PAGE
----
Saturday, December 7, 2013
The original face of the Portland Sea Dogs is returning to Hadlock Field.
Charles Johnson, on his way to a 12-year career in the major leagues, had a memorable season with the first-year Sea Dogs, leading the Eastern League with 28 home runs.
1997 File Photo/John Ewing
Charles Johnson won the 1994 Eastern League home run title for the inaugural Sea Dogs and went on to a 12-year career in the major leagues. Now a retired 41-year-old father of two living in his native Florida, Johnson is among a group of former Sea Dogs gathering Thursday to celebrate the 20th season of the Double-A franchise.
"I really enjoyed it," Johnson said of his season in Portland, which resulted in 28 homers, an EL All-Star game appearance and a four-game call-up to the Florida Marlins in May to replace a suspended Benito Santiago at catcher. "The people (in Portland) were very nice to all the players there. They were really warm and receptive. Even on days you were thinking nobody would come out to the ballpark, they would come out to watch minor league baseball."
The Sea Dogs filled a void in Portland, where professional baseball had been absent since the 1949 Portland Pilots. Fans flocked to Hadlock Field, which led the league in attendance even with a team that finished 60-81.
The Sea Dogs were part of the Florida organization for nine years before switching to their current partners in Boston. The expansion Marlins made Johnson their first draft pick in 1992, out of the University of Miami.
His manager in 1993 (Class A Kane County, Ill.) and 1994 was Carlos Tosca, who spent three years as the Portland manager and is currently bench coach in Atlanta for his Sea Dogs successor, Fredi Gonzalez.
Johnson bumped into Tosca many times during their major league careers, which for Johnson included stints with the Dodgers, Orioles, White Sox and Rockies, in addition to two terms with the Marlins before Tampa Bay released him in June 2005.
"I still felt like I could play," he said of finding himself out of work at age 33. "But at the time I couldn't find a job. I had an offer to play in the minors but I didn't want to go that route. I just decided I would wait it out until the following spring, but no one else picked me up."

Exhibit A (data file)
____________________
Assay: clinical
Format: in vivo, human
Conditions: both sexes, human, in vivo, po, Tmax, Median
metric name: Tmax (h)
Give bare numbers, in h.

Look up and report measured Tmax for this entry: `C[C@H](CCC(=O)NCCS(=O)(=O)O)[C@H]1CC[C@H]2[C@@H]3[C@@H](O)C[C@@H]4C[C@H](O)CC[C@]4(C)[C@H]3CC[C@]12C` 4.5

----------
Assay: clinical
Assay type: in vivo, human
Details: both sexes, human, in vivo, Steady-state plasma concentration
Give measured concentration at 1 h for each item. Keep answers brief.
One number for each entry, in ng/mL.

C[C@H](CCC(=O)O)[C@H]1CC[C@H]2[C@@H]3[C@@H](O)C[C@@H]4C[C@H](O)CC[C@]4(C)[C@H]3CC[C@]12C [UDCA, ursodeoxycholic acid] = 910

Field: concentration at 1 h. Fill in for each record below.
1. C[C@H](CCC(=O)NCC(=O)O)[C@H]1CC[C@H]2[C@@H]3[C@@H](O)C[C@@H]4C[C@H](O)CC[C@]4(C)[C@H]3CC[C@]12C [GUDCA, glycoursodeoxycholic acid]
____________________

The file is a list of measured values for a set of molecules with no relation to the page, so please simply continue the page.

Johnson and his wife, Rhonda, (they were married after his season in Portland), have two sons. Brandon is a 14-year-old high school freshman who plays football and basketball. Twelve-year-old Beaux plays football and baseball, usually third base or left field but in this, his last year of Little League, he took up catching.
Charles Johnson won four Gold Gloves at catcher in his first four seasons in the majors, including an errorless 1997 season culminating in a World Series championship. Older fans in Portland may remember not just his powerful arm but his intelligence in shutting down an opposing running game.
On a double-steal attempt with runners on first and second, Johnson always made the longer throw to second to nab the trailing runner.
"Even though that guy on first gets the steal sign, he doesn't know if the guy on second received the sign," Johnson said with a knowing laugh.
"He's still going to wait and see and be a step late all the time. That's the guy you can get easily."
Johnson still keeps in touch with a few of his old Sea Dogs teammates, including former roommate Vic Darensbourg and Eddie Christian. His parents still live up the coast in Fort Pierce, Fla. Rhonda operates a boutique in Plantation called Paper Niche that specializes in scrapbooking, invitations and gifts.
Last fall Johnson returned to the university to complete the education he interrupted 20 years earlier, although he switched his major from business to liberal arts. He currently takes two classes, one on the American presidency and the other on sustainable living, and figures he will complete the requirements for his degree next spring.
His sons "think it's pretty funny that I'm at the table doing homework with them," he said.
They even give him help on occasion, such as when he has to put together a project involving a computer-based slide show.
"Kids these days, they learn to do a PowerPoint presentation in the third grade," he said.
Johnson and current Marlins manager Mike Redmond, who followed him as a Sea Dogs catcher, played unsuccessful phone tag before Redmond got too busy with spring training, but a future visit is likely. The dismantled Marlins -- Johnson was shipped to Los Angeles in the first of what has turned out to be several Florida fire sales -- lost 11 of their first 14 games under Redmond.
"It's still early," Johnson said. "I think he's going to be OK. Mike's always been a great leader, a guy who really understands the game. I'm pretty sure he'll find his way."
Glenn Jordan can be contacted at 791-6425 or at: